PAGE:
Watch and listen before the shows: Nathaniel Rateliff & The Night Sweats, Bone Thugs-N-Harmony, Corridor Festival, Majical Cloudz and more.

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Dallas Cotton

9 p.m. Friday, Jan. 22, at Chop Suey, 1325 E. Madison St., Seattle; $15 (206-324-8005 or www.chopsuey.com). With Flamingosis

Los Angeles producer Dallas Cotton makes pleasantly danceable house music that’s equally nostalgic (that is, informed by disco) and forward looking in that it’s also informed by contemporary Soundcloud production trends. He used to make music under the name Yung Bae, a jokey moniker that I can’t decide is dumb or perversely brilliant.

Nathaniel Rateliff & The Night Sweats

8 p.m. Friday, Jan. 22, at the Neptune Theatre, 1303 N.E. 45th St., Seattle; $25 (206-784-4849 or www.stgpresents.org). With Paper Bird

After starting out as a Bon Iver–style folk singer, as one did in the late 2000s, Denver’s Nathaniel Rateliff changed course by founding this six-piece soul ensemble that presses the same sort of buttons—musicianship, sincerity, authenticity. He released a self-titled record this past September on foundational soul label Stax.

Read Charles R. Cross’ interview with Nathaniel Rateliff here.

Orgy

7 p.m. Friday, Jan. 22, at El Corazon, 109 Eastlake Ave. E., Seattle; $18–$20 (206-381-3094 or elcorazonseattle.com). With Bobaflex, Death Valley High, Syztem7, Rain Light Fade, Swallowing Glass

The late ’90s were a weird time for the music industry, when record labels clamored for bands that sounded even vaguely like grunge. That at least partially explains how industrial/electro/nu metal band Orgy managed to score a minor hit with a cover of New Order’s dance classic “Blue Monday.” The current iteration of the band, with vocalist Jay Gordon as the lone original member, released new music last spring for the first time in 11 years.

Corridor Festival

1 p.m. Saturday, Jan. 23, at Equinox Studios, 6555 5th Ave. S., Seattle; $25–$30 (206-890-3283 or equinoxstudios.org).

The dead of winter is a bold time of the year to introduce a new music festival, especially an ambitious one that focuses on non-danceable electronic music alongside visual art and dance, but that’s what the handful of local promoters behind Corridor are doing. The lineup includes drone artist Sarah Davachi, minimalist electronic composer Raica, avant beatmaker Ahnnu and Seattle mainstay DJAO.

Majical Cloudz

7 p.m. Saturday, Jan. 23, at Barboza, 925 E. Pike St., Seattle; $15 (206-709-9951 or www.thebarboza.com). With She-Devils

Devon Welsh makes music that, despite the cutesy moniker, is self-evidently sad—his sturdy baritone plumbs the depths of sorrow and death, accompanied by little more than synthesizers and minimalist drum-machine percussion. Last fall’s “Are You Alone?” is his starkest effort yet.

STS9

7:30 p.m. Saturday, Jan. 23, at Showbox SoDo, 1700 First Ave. S., Seattle; $27.50–$30 (360-652-0444 or www.showboxpresents.com).

Sound Tribe Sector 9 is the rare group that could play Paradiso or open for Dave Matthews Band. The Atlanta instrumental electronic fusion ensemble’s music is plenty propulsive, but its live iteration is far closer to prog rock or jam band fare than it is to contemporary DJ-led electronic music.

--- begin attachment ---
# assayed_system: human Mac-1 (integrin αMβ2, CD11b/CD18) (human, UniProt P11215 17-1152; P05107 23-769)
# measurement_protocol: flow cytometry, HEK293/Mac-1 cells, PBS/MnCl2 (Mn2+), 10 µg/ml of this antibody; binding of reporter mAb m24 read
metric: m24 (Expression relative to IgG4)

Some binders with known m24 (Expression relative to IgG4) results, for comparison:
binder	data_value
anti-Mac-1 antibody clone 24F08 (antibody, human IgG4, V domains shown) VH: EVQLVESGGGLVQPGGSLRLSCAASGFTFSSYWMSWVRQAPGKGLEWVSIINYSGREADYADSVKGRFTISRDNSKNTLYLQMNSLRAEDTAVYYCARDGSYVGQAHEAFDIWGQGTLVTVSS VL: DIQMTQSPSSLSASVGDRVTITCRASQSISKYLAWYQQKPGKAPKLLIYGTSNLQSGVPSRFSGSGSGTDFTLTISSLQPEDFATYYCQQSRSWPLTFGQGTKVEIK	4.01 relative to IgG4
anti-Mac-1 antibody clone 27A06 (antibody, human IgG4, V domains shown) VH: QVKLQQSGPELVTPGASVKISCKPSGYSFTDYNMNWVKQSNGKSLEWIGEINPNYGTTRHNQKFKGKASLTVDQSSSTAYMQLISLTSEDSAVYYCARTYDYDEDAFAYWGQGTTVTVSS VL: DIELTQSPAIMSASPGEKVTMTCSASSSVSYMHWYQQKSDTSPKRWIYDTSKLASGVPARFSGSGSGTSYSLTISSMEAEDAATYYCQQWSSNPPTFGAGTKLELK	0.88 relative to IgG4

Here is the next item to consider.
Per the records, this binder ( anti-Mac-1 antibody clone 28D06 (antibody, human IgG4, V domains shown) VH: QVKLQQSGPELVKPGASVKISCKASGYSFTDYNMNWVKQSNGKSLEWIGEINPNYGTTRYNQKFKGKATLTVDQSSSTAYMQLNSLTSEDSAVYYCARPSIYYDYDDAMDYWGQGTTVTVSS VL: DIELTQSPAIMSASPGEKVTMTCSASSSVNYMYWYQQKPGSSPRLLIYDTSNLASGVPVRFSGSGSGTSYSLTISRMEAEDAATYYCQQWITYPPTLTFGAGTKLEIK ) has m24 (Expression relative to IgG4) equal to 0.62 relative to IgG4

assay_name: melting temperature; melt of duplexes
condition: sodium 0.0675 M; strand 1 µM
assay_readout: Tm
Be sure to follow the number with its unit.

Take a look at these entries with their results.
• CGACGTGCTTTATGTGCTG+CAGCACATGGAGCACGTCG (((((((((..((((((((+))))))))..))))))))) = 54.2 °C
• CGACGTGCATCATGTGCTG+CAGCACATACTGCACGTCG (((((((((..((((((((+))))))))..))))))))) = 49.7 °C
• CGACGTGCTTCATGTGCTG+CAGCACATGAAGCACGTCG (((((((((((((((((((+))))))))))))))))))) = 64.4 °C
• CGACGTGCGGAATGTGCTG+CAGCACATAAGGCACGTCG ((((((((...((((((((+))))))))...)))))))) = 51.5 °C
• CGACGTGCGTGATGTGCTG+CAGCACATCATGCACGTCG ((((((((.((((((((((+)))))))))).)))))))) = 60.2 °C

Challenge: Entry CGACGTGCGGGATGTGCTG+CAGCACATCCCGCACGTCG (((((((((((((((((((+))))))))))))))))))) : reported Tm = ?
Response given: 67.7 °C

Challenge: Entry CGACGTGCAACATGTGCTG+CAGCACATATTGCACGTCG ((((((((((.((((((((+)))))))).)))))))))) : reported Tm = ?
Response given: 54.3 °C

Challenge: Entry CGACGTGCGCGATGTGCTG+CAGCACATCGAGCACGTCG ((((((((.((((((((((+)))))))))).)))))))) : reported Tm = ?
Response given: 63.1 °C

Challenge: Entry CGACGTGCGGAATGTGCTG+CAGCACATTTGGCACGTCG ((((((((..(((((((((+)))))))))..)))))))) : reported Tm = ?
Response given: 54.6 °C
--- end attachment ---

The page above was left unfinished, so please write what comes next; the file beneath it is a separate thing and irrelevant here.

Bone Thugs-N-Harmony

8 p.m. Sunday, Jan. 24, at the Neptune Theatre, 1303 N.E. 45th St., Seattle; $28.50–$33.50 (206-784-4849 or www.stgpresents.org).

Making its second Seattle appearance in 10 months, classic-era rap group Bone Thugs-N-Harmony has a knack for anniversaries. In March of last year, the group was touring to commemorate the 20th anniversary of “E. 1999 Eternal”; now, somewhat confusingly, it’s using 2016 to celebrate the anniversary of that album’s (and the group’s) biggest song “Tha Crossroads.”

HÆLOS

8 p.m. Wednesday, Jan. 27, at the Sunset Tavern, 5433 Ballard Ave. N.W., Seattle; $12–$14 (206-784-4880 or www.sunsettavern.com).

A great many bands follow the template of “contemplative electronic beats with R&B vocals,” the work of London trio HÆLOS is as worthy an entry as any in that very crowded field. The group’s material is well-composed and very pretty, and it will be releasing a full album’s worth of it this coming March.

Nosaj Thing

9 p.m. Wednesday, Jan. 27, at Q Nightclub, 1426 Broadway, Seattle; $11 (206-432-9306 or www.qnightclub.com). With WD40, IG88, Thalo

Nosaj Thing has long been an inventive producer and beatmaker, and this has recently resulted in some high-profile work—the Los Angeles artist has produced for the likes of Kendrick Lamar, Chance the Rapper and Kid Cudi. This DJ set is a chance to see what inspires one of the more idiosyncratic producers crossing paths with mainstream rap.

Jonas Reinhardt

8 p.m. Thursday, Jan. 28, at the Chapel Performance Space, 4649 Sunnyside Ave. N., Seattle; $10 (chapelspace.blogspot.com). With Panabrite, Mondah

Acoustic space figures heavily in electronic musician Jonas Reinhardt’s work, making Wallingford’s Chapel Performance Space a fitting venue for his highly detailed ambient music. Seattle label Further Records, which put together this show, released his most recent album “Palace Savant,” which was designed to emulate a contemporary electronic music performance in Prague’s St. Vitus Cathedral.